• Irenaeus “For the Church, although dispersed throughout the whole world even to the ends of the earth, has received from the apostles and from their disciples the faith in one God, Father Almighty, the Creator of heaven and earth and sea and all that is in them; and in one Jesus Christ, the Son of God” (Against Heresies 1:10:1 [A.D. 189]).

What does the Catholic Church teach in regards to images of God, the Theotokos, and Mary?
The Catholic Church infallibly teaches that the worship of saints and images is blasphemy and heresy, for the Trinity alone is God.

Proof:

• The Second Council of Nicaea (787) addressed the heresy of iconoclasm. This was the heresy that taught images of God and the saints must be smashed since they were allegedly worshiped by Catholics. (Which is false and would be blasphemy and heresy.)

“[T]he one who redeemed us from the darkness of idolatrous insanity, Christ our God, when he took for his bride his holy Catholic Church . . . promised he would guard her and assured his holy disciples saying, ‘I am with you every day until the consummation of this age.’ . . . To this gracious offer some people paid no attention; being hoodwinked by the treacherous foe they abandoned the true line of reasoning . . . and they failed to distinguish the holy from the profane, asserting that the icons of our Lord and of his saints were no different from the wooden images of satanic idols.”

• The Catechism of the Council of Trent, page 227, teaches that idolatry is of the devil. In objection to the accusation that Catholics worship images, it states that this is committed when:

“As far as this Commandment is concerned, it is clear that there are two chief ways in which God’s majesty can be seriously outraged. The first way is by worshipping idols and images as God, or believing that they possess any divinity or virtue entitling them to our worship, by praying to, or reposing confidence in them, as the Gentiles did, who placed their hopes in idols, and whose idolatry the Scriptures frequently condemn.”

• The Catechism of the Catholic Church states the following in regards to idolatry: “Idolatry is a perversion of man’s innate religious sense. An idolater is someone who ‘transfers his indestructible notion of God to anything other than God’” (CCC 2114).

Apologetics 1.5: The doctrine and dogma of: ‘No salvation outside the Catholic Church’

The Catholic Church has always taught that there is no salvation outside of her.
You may be wondering why the Church would teach this very truth since there are many other self professed Christian sects. However, the question remains; which Church did Jesus establish and where is it today; considering that all churches outside the Catholic Church were established by men?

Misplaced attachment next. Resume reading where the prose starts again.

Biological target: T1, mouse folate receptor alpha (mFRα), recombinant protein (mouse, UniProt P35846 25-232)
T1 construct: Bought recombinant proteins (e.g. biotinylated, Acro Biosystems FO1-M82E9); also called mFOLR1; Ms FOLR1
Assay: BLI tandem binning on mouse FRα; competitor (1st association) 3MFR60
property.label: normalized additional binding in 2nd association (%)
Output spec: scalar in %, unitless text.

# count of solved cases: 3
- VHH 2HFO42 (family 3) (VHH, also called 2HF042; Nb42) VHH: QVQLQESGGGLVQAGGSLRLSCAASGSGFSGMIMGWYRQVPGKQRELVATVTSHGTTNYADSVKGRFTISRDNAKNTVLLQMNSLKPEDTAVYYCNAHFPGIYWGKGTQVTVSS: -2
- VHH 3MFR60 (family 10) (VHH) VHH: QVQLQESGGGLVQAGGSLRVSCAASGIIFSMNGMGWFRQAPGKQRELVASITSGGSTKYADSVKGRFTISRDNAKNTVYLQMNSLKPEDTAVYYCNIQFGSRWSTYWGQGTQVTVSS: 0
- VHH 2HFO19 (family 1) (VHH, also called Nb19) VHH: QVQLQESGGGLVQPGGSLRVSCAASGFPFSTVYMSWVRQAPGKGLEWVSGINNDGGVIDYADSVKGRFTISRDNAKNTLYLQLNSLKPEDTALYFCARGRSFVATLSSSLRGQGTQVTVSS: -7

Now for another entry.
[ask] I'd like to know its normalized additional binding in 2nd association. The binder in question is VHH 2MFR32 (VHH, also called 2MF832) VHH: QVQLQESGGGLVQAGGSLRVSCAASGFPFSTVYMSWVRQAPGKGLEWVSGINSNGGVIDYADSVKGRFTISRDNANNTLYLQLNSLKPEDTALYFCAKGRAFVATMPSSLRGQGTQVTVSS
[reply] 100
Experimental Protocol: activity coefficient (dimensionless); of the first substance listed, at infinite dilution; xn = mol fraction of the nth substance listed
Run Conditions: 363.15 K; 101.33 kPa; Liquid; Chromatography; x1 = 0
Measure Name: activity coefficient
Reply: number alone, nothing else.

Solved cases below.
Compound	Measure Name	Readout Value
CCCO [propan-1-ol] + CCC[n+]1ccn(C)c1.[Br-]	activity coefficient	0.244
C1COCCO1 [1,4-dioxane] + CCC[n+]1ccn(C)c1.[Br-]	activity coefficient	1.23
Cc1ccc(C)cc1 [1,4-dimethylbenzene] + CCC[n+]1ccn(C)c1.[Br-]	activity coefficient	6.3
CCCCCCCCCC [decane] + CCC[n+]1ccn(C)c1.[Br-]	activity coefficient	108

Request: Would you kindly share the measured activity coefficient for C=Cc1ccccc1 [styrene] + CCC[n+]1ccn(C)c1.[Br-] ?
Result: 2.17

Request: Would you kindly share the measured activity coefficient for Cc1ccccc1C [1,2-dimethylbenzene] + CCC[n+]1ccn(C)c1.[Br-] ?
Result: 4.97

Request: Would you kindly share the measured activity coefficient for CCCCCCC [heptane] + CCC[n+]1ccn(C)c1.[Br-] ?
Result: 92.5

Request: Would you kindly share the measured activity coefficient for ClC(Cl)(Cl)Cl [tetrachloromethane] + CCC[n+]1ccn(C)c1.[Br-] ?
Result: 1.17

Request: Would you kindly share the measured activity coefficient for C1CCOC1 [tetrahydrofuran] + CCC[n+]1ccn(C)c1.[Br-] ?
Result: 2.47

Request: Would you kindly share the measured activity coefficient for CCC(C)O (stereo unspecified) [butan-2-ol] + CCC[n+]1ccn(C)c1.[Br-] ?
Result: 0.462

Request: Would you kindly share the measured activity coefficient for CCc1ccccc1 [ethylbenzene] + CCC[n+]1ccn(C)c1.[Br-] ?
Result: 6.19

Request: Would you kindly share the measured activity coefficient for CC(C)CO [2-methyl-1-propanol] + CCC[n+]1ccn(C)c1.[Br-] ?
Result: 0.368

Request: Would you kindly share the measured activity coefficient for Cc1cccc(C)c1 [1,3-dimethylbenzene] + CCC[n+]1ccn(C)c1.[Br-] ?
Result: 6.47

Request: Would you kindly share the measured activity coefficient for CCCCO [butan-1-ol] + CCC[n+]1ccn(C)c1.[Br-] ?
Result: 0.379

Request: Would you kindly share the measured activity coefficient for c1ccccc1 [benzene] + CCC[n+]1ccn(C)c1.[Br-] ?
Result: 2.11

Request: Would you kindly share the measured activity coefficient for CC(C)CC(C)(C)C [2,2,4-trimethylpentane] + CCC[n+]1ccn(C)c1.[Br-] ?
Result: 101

These sects (which happen to be 35,000+) all disagree with each other upon doctrine because of their personal interpretation of scripture, something that is against scripture itself. (2 Peter 1:20). Scripture makes it clear that there is “one faith, one baptism” (Ephesians 4:5) What other Church, besides the Catholic Church, has been united in faith ever since 33 A.D.? What other church upholds the ancient faith? None.
First things first, let it be advised that this does not mean that all you have to do is be a member of the Church and you are saved. It’s quite the contrary since we must work out our salvation (Phil 2:12) and always repent when we sin. (Lk 13:3)

It means that the Church is necessary for salvation since she: 1. Is the true church. (1 Cor 3:15) 2. Has access to the sacraments in which are necessary for salvation. (Baptism: Mk 16:16, Eucharist: Jn 6:54, Confession: John 20:21-23 & Lk 13:3) 3. Is founded by Christ (Matt 16:18) in where Jesus is the Head (Col 1:18) (note, the church doesn’t teach that the Pope is the head, but the visible head.) and is His very body. Romans 12:5 “In the same way, though we are many, we are one body in union with Christ, and we are all joined to each other as different parts of one body.”

1 Corinthians‬ ‭10:17 “Because there is the one loaf of bread, all of us, though many, are one body, for we all share the same loaf.”‬ ‭
Note what these scriptures say: One Body. If the Church is One Body united in One Lord, One Faith, & One Baptism, who’s to say there’s salvation outside of her since there isn’t salvation outside of Christ Himself? (Acts 4:12)

To say that there are many churches of God is to say that there are many bodies of Christ. This is unbiblical since there is only One Body, UNO! To say there are many bodies is to insist that Christ is not a singular being, a blasphemous heresy insisted by the Nestorians. It also suggests that there are many bodies of Christ, again, a blasphemous heresy.